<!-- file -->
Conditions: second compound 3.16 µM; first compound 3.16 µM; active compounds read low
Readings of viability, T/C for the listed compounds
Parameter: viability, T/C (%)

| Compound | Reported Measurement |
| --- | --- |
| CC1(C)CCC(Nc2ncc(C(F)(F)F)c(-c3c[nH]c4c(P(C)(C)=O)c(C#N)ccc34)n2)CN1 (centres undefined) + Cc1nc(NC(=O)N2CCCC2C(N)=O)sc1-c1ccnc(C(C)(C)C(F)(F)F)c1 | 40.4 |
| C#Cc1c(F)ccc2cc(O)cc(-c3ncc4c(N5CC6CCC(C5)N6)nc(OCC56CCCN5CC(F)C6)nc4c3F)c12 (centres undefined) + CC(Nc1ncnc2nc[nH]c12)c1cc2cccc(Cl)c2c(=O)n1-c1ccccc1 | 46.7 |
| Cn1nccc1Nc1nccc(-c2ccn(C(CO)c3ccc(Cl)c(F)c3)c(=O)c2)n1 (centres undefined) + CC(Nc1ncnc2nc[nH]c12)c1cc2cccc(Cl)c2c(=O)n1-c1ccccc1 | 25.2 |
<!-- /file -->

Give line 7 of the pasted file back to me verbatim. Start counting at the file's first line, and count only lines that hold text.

| C#Cc1c(F)ccc2cc(O)cc(-c3ncc4c(N5CC6CCC(C5)N6)nc(OCC56CCCN5CC(F)C6)nc4c3F)c12 (centres undefined) + CC(Nc1ncnc2nc[nH]c12)c1cc2cccc(Cl)c2c(=O)n1-c1ccccc1 | 46.7 |